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Treat or euthanize? Helping owners make the decision (Proceedings)
Behavior problems are frustrating, emotionally taxing, and often dangerous to the animal or those around the animal.
Behavior problems are frustrating, emotionally taxing, and often dangerous to the animal or those around the animal. They can also pose a huge financial burden in terms of potential liability and resources for attempted resolution of the problem(s). Owners of pets with behavior problems have four possible solutions: 1) Live with the problem as it is, 2) attempt to rehabilitate the pet, 3) rehome the pet in a more suitable environment, or 4) euthanize the pet.
Due to the numerous variables that affect the development and maintenance of behaviors, outcome predictions for behavior problems are often less reliable than for medical issues. This makes it difficult to give owners solid prognostic information.
Pets are an important part of family life in most American homes. While the level of attachment that any particular owner has to their pet varies, even those owners that appear to have a low level attachment can have great difficulty in making the decision as to whether they should euthanize the animal. The clinician should never underestimate the degree of emotional attachment to an aggressive animal even if the owner is the target! Euthanasia is a very personal and very permanent intervention and the recommendation should never be made lightly. The advances in behavior therapy in animals and humans in the past few decades are sizeable. If owners have any inclination to pursue therapy, or they are having difficulty deciding whether to treat or not, they should be referred to a behavior specialist.
Each animal with a behavior problem is a case study of one. The factors that affect the risk:benefit analysis will be unique to each individual situation. Factors that must be evaluated include those related to the client, the animal's environment, the animal itself, and the behavioral presentation.
One of the most important factors is the client's perception of the animal and the issue. How the client feels about the pet, the problem and the likelihood of the problem improving will impact their dedication to the behavior modification program. Sometimes there are "warring factions" in the home with regard to how the animal and the problem should be handled. This divisiveness will reduce the effectiveness of any program implemented. It is important to know if the client is afraid of the pet and whether anyone in the home has given an ultimatum.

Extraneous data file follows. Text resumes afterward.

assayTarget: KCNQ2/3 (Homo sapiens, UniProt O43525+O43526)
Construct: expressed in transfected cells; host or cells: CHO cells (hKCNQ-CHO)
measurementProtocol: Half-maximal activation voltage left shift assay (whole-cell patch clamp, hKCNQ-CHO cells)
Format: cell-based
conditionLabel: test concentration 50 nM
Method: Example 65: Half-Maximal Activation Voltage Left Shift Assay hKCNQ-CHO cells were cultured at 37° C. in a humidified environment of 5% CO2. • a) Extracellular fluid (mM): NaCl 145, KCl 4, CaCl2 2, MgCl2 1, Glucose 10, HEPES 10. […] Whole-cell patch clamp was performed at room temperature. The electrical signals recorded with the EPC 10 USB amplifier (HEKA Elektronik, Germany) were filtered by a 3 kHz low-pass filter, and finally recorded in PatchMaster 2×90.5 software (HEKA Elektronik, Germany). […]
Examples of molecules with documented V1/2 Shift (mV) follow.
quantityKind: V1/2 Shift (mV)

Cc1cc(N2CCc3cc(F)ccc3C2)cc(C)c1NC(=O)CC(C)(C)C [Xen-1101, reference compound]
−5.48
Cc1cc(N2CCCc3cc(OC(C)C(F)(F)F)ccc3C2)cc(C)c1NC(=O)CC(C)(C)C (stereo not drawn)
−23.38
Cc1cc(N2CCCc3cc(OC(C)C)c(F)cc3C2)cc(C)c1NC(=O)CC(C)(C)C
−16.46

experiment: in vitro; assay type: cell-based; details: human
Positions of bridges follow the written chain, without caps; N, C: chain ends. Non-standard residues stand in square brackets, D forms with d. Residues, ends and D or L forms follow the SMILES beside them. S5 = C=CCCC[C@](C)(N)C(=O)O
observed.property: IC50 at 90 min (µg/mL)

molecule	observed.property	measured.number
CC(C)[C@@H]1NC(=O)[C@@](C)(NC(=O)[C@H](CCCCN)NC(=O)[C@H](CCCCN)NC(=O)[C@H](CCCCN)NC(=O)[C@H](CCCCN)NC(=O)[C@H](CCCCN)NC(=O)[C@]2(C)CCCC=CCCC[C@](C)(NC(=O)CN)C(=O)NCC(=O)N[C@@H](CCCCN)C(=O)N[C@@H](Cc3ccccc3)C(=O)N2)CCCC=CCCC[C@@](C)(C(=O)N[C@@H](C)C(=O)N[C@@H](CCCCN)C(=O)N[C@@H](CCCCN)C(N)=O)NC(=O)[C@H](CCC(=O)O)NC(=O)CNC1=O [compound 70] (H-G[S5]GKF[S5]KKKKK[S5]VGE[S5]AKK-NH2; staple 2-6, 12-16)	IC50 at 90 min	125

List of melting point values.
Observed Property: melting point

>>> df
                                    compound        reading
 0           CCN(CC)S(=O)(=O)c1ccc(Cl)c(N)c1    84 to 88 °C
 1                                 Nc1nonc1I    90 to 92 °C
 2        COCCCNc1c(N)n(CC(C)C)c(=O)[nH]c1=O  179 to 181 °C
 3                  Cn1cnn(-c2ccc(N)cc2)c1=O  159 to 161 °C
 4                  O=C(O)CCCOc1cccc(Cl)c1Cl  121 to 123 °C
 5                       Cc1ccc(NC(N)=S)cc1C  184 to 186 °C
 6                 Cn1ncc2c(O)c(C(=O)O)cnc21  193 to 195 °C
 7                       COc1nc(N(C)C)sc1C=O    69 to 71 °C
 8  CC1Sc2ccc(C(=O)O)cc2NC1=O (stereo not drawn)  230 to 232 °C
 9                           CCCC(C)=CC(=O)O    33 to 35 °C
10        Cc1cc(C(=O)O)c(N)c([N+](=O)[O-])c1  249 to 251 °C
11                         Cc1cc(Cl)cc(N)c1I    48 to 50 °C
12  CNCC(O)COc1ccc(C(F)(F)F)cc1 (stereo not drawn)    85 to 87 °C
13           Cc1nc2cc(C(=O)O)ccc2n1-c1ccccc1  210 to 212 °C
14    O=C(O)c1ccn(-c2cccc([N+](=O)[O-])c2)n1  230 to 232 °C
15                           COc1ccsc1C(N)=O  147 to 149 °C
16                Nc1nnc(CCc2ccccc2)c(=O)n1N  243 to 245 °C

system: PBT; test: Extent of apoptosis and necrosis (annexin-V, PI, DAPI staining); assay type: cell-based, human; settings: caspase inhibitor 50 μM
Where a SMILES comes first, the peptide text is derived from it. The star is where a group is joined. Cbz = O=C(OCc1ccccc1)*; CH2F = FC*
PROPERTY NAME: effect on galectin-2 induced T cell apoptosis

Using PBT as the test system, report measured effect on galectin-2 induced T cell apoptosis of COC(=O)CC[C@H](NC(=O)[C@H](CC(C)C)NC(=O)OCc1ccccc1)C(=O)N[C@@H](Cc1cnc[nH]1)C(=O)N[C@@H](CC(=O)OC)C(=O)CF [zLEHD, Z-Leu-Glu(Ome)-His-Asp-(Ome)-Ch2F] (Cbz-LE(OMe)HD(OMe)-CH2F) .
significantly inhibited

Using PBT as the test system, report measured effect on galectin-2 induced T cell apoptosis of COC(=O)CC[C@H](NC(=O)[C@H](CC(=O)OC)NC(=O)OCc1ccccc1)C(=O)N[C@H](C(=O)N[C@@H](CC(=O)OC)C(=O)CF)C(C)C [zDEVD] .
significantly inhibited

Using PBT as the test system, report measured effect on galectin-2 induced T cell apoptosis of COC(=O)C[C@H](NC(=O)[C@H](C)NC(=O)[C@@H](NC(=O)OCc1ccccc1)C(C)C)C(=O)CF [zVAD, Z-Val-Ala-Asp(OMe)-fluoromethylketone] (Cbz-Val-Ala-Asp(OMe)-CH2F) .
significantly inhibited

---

A significant limiting factor to success is the client's resources: financial, emotional and temporal. Working through a serious behavior problem requires repeated contact with the clinician and/or a trainer. Very few problems can be fixed in one visit, particularly for dogs. The client has to be able to dedicate enough training time to the issue and also have the emotional fortitude to persist through the ups-and-downs of the program and the opinions and perceptions of friends, family and outsiders.
Clients also often have physical or emotional issues that influence their ability to implement a program successfully. In discussing the animal's prognosis, the clinician should pay careful attention to whether there are children or seniors in the home, as well as any individuals that have mental disorders (which can create chaotic or unpredictable behavior) or substance abuse disorders. Senior citizens often have physical limitations that affect their ability to control unruly large dogs.
The environment plays a huge role in the onset and maintenance of behavior problems. Likewise the environment can play a large role in resolving them as well. Features of the environment that are critical include: the presence of another animals, children or elderly in the home, and the layout of the home and property. Routine care issues are important. Where does the client have to walk the dog for exercise and elimination? How does the pet behave in the car? Are there other animals in the home that also have behavior problems or whose behavior in some way contributes to the issues of the patient?
The client must be able to control the environmental impact. If the client cannot at all control the pet's exposure to trigger stimuli, then the program cannot be implemented safely and effectively. The prognosis for improvement will be poor.
Behavior is, thankfully, malleable. However there are characteristic of the patient that will make altering a behavior easier or more difficult. The patient's size will certainly affect the ability of the owner to control the animal and may impact the severity of an injury the animal could inflict. The patients signalment, including breed, will also factor into the situation – sometimes merely because of public perception.
One can never divide genetic influences from environmental ones; these are always intricately intertwined. Research does show that we can alter genetic expression with environmental experience; however, the animal's genetic template is set and this will influence the types of behaviors expressed as well as the approach to resolving them.
The pet's developmental period, most importantly the socialization experience, has a crucial influence on future behavior. Certain training during this time can greatly reduce the likelihood of behavior problems, but some practices will actually induce behavior issues. As with humans, an animal's juvenile and adolescent periods have a profound impact on the animal's behavior. This is the most trying time when raising a pet and a time when most owners reach the limits of their knowledge and fall short of their obligations as a responsible pet owner.
The pet's medical history, including diets, supplements and medications will affect their behavior. These conditions and medications may also put limitations on the success of a program.